As tollgates return on Nigeria on roads…



The federal government in March announced plans to commence the procurement for 12 federal highway roads to concession under the Highway Development and Management Initiative (HDMI) heralding the return of toll gates on Nigerian roads, TOPE SUNDAY writes.

Seventeen years after the toll gates were dismantled on federal highways by the administration of Chief Olusegun Obasanjo, the All Progressives Congress (APC) led administration has perfected plans to re-introduce toll gates.

To this end, the Federal Ministry of Works and Housing recently launched an e-portal commencing the procurement process for the 12 pilot federal highway roads for concession.

Obasanjo’s stance on tollgates

The administration of Chief Obasanjo hd said they removed toll gates because they had outlived their usefulness to Nigerians.

Obasanjo while giving reason for his action reportedly said its daily returns of N63 million wasn’t that significant, considering the corruption surrounding the funds and the inconvenience motorists experienced due to the toll gates.

The return bid

The Minister of Works and Housing, Mr Babatunde Raji Fashola (SAN), had in October 2019, unveiled plans of the federal government to return toll plazas with the argument that there was no law that prohibits tolls in Nigeria today.

Fashola, who briefed the State House correspondents after a Federal Executive Council (FEC), at the Presidential Villa, Abuja, said: “Let me just clarify this impression about toll gates; there is no reason why we cannot toll; there is no reason. There was a policy of the government to abolish tolls, to dismantle toll plazas, but there is no law that prohibits tolls in Nigeria today.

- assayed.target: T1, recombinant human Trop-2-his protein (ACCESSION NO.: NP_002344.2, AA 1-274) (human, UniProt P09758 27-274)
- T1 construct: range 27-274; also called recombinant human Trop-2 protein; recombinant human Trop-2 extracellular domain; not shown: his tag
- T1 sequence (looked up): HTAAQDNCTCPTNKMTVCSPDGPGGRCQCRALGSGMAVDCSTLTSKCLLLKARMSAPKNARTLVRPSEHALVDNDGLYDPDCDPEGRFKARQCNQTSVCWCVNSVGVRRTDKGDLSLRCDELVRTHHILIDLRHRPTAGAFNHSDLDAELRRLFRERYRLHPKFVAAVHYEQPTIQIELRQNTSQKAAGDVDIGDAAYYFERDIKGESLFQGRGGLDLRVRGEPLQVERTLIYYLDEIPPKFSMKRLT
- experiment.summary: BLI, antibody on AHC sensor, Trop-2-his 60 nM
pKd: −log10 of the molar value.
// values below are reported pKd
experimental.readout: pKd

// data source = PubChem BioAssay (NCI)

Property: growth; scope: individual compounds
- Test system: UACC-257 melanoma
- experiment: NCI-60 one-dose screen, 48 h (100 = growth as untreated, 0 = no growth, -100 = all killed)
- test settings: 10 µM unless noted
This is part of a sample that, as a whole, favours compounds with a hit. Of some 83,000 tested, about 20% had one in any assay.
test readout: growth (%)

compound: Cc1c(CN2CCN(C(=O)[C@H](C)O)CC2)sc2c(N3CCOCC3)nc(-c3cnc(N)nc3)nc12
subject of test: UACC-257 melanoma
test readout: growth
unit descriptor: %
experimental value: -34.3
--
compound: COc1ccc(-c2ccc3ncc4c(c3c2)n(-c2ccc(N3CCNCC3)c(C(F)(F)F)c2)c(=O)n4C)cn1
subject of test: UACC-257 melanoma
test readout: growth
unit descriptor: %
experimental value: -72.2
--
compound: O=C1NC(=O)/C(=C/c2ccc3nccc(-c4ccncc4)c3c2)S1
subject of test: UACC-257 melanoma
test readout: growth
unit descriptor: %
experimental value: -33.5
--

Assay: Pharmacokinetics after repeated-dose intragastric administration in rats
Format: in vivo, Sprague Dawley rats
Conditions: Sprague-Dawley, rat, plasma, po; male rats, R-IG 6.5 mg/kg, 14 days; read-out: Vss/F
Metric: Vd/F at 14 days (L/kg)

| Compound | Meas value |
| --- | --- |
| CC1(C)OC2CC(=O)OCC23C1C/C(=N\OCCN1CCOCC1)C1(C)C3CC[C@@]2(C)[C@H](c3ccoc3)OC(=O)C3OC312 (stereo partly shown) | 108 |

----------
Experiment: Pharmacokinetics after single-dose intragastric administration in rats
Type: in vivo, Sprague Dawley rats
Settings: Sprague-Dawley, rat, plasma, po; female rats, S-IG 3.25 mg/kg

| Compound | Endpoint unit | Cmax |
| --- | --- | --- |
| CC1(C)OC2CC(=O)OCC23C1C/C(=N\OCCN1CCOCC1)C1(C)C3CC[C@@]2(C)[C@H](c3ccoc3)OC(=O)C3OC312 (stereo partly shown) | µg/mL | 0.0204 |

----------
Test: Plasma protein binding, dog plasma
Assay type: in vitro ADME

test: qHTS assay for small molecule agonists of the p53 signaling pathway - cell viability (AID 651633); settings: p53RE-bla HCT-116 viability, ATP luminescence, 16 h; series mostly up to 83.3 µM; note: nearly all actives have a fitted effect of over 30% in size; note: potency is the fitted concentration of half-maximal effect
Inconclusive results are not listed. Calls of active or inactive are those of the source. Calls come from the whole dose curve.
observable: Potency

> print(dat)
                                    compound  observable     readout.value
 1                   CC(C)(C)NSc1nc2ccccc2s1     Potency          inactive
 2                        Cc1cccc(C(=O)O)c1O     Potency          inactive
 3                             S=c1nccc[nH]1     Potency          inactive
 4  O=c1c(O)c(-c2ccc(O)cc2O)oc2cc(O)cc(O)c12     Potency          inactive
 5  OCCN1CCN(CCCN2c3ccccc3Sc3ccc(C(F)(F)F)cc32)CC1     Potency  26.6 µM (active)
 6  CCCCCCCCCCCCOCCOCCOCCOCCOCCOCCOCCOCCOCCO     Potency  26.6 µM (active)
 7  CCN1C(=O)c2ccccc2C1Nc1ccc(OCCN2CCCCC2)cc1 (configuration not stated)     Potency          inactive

“We expect to return toll plazas; we have concluded their designs; of what they will look like; what material they will be built with; what new considerations must go into them.

“What we are looking at now and trying to conclude is how the back-end runs and that is important because we want to limit significantly if not totally eliminate cash at the plazas while ensuring that electronic devices that are being used do not impede rapid movement.

“We are also now faced with the need to acquire more land to establish the width of the toll plazas because I believe that we are looking at a 10-lane plaza so that there can be more outlets and then they merge; so we need to acquire more land.’’

Pilot scheme

Reeling out the benefits of the toll plazas, Fashola said the federal government was targeting the sum of N1,134,690,048,000.76 for the execution of 12 federal highway projects across the country, adding that its potential was an estimated 50,000+ direct jobs and 200,000+ indirect jobs.

He listed Benin – Asaba; Abuja – Lokoja; Kano – Katsina; Onitsha – Owerri – Aba; Shagamu – Benin; Abuja – Keffi – Akwanga; Kano – Maiduguri (lot 1 Kano-Shuari; lot 2 Potiskum-Damaturu); Lokoja – Benin; Enugu – Port Harcourt; Ilorin – Jebba; Lagos – Ota – Abeokuta and Lagos – Badagry highway as roads captured under the first phase of the HDMI.

The minister said the 12 roads were carefully chosen to ensure that each of the six geo-political zones are covered.

“These 12 roads were carefully chosen to ensure that each of the six geo-political zones are covered.

They aggregate in total to 1963.24 km which is 5.6% of the 35,000 km federal road network.